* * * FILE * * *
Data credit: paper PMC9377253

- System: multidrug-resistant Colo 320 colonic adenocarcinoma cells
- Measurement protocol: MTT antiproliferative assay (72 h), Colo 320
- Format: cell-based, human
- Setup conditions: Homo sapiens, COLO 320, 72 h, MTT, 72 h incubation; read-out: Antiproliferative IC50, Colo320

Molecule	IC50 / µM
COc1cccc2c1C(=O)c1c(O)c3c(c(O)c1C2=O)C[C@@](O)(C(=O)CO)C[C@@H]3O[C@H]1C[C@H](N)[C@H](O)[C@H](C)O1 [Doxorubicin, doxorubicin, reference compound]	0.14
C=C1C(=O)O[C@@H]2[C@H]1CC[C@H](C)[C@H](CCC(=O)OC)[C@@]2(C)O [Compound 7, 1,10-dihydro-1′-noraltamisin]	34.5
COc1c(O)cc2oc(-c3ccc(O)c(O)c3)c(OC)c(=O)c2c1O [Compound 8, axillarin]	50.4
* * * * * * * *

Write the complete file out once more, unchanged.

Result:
Data credit: paper PMC9377253

- System: multidrug-resistant Colo 320 colonic adenocarcinoma cells
- Measurement protocol: MTT antiproliferative assay (72 h), Colo 320
- Format: cell-based, human
- Setup conditions: Homo sapiens, COLO 320, 72 h, MTT, 72 h incubation; read-out: Antiproliferative IC50, Colo320

Molecule	IC50 / µM
COc1cccc2c1C(=O)c1c(O)c3c(c(O)c1C2=O)C[C@@](O)(C(=O)CO)C[C@@H]3O[C@H]1C[C@H](N)[C@H](O)[C@H](C)O1 [Doxorubicin, doxorubicin, reference compound]	0.14
C=C1C(=O)O[C@@H]2[C@H]1CC[C@H](C)[C@H](CCC(=O)OC)[C@@]2(C)O [Compound 7, 1,10-dihydro-1′-noraltamisin]	34.5
COc1c(O)cc2oc(-c3ccc(O)c(O)c3)c(OC)c(=O)c2c1O [Compound 8, axillarin]	50.4